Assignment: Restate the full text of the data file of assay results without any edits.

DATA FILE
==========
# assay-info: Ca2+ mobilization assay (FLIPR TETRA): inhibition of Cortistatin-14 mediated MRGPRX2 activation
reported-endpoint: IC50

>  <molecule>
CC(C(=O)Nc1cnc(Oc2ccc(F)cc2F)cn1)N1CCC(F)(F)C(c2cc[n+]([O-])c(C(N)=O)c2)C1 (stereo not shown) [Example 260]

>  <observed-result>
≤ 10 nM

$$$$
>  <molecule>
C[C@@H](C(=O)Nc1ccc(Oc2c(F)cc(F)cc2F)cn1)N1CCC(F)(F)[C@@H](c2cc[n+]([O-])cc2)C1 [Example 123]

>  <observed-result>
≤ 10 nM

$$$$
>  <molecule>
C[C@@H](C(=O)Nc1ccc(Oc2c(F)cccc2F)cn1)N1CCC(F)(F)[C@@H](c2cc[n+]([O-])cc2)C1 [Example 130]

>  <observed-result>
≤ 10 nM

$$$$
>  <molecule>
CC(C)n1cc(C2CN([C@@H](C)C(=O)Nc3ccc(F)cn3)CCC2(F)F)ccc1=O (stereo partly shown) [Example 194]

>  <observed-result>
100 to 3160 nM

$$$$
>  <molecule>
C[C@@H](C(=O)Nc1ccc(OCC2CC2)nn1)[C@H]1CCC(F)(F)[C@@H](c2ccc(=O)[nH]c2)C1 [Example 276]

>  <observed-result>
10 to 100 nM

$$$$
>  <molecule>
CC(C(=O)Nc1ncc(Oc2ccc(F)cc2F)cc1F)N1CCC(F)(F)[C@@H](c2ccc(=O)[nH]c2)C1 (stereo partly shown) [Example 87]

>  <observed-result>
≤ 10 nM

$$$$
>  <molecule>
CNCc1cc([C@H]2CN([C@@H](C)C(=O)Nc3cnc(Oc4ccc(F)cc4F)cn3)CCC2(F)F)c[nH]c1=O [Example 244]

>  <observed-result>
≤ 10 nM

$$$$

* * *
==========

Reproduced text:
# assay-info: Ca2+ mobilization assay (FLIPR TETRA): inhibition of Cortistatin-14 mediated MRGPRX2 activation
reported-endpoint: IC50

>  <molecule>
CC(C(=O)Nc1cnc(Oc2ccc(F)cc2F)cn1)N1CCC(F)(F)C(c2cc[n+]([O-])c(C(N)=O)c2)C1 (stereo not shown) [Example 260]

>  <observed-result>
≤ 10 nM

$$$$
>  <molecule>
C[C@@H](C(=O)Nc1ccc(Oc2c(F)cc(F)cc2F)cn1)N1CCC(F)(F)[C@@H](c2cc[n+]([O-])cc2)C1 [Example 123]

>  <observed-result>
≤ 10 nM

$$$$
>  <molecule>
C[C@@H](C(=O)Nc1ccc(Oc2c(F)cccc2F)cn1)N1CCC(F)(F)[C@@H](c2cc[n+]([O-])cc2)C1 [Example 130]

>  <observed-result>
≤ 10 nM

$$$$
>  <molecule>
CC(C)n1cc(C2CN([C@@H](C)C(=O)Nc3ccc(F)cn3)CCC2(F)F)ccc1=O (stereo partly shown) [Example 194]

>  <observed-result>
100 to 3160 nM

$$$$
>  <molecule>
C[C@@H](C(=O)Nc1ccc(OCC2CC2)nn1)[C@H]1CCC(F)(F)[C@@H](c2ccc(=O)[nH]c2)C1 [Example 276]

>  <observed-result>
10 to 100 nM

$$$$
>  <molecule>
CC(C(=O)Nc1ncc(Oc2ccc(F)cc2F)cc1F)N1CCC(F)(F)[C@@H](c2ccc(=O)[nH]c2)C1 (stereo partly shown) [Example 87]

>  <observed-result>
≤ 10 nM

$$$$
>  <molecule>
CNCc1cc([C@H]2CN([C@@H](C)C(=O)Nc3cnc(Oc4ccc(F)cc4F)cn3)CCC2(F)F)c[nH]c1=O [Example 244]

>  <observed-result>
≤ 10 nM

$$$$

* * *